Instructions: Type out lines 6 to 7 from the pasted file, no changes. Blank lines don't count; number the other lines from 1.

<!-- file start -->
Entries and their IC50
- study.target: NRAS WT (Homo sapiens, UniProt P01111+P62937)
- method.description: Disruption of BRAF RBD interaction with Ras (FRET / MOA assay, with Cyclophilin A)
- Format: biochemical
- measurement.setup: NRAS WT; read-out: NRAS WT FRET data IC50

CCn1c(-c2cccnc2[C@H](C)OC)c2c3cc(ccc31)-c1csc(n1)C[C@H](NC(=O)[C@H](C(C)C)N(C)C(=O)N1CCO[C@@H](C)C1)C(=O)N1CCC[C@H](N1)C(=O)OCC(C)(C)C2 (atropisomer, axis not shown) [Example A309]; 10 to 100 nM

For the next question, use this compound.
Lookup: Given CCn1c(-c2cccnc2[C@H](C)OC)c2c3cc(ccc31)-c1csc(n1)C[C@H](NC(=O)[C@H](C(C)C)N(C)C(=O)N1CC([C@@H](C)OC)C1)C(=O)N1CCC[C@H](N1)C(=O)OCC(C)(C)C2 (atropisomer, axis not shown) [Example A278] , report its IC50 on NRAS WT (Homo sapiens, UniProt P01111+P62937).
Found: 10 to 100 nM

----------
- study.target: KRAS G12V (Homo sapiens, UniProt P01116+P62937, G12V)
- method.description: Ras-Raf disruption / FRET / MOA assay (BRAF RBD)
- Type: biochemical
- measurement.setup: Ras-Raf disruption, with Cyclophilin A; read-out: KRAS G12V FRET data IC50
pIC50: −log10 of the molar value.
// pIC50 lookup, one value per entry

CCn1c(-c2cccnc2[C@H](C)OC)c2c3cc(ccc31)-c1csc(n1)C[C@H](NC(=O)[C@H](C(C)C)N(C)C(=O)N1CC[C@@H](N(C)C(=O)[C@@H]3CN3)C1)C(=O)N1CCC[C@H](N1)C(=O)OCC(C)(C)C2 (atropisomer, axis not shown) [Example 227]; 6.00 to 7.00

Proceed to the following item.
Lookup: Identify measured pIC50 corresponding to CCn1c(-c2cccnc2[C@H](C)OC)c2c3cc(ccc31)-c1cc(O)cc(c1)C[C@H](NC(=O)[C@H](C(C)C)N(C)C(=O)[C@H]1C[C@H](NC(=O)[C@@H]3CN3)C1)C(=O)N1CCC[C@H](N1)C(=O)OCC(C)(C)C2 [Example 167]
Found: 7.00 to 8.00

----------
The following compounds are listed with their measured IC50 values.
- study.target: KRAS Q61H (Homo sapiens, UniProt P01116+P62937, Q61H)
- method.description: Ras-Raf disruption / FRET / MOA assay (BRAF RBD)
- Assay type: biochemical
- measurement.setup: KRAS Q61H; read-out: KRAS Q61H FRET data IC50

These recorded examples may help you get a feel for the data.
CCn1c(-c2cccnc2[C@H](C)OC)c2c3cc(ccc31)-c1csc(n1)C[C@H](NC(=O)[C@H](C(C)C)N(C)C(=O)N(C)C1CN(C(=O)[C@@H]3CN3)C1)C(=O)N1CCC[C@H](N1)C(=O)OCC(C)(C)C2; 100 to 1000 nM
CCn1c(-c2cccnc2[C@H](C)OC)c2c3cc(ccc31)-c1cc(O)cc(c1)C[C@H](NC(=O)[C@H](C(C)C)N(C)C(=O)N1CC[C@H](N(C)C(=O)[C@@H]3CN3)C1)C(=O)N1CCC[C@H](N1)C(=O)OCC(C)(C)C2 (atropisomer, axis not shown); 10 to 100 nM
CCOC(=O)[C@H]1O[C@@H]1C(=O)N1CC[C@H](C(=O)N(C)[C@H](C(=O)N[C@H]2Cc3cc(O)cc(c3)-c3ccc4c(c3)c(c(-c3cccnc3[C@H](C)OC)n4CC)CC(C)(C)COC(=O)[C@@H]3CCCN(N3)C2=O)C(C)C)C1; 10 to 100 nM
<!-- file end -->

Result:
CCn1c(-c2cccnc2[C@H](C)OC)c2c3cc(ccc31)-c1csc(n1)C[C@H](NC(=O)[C@H](C(C)C)N(C)C(=O)N1CCO[C@@H](C)C1)C(=O)N1CCC[C@H](N1)C(=O)OCC(C)(C)C2 (atropisomer, axis not shown) [Example A309]; 10 to 100 nM

For the next question, use this compound.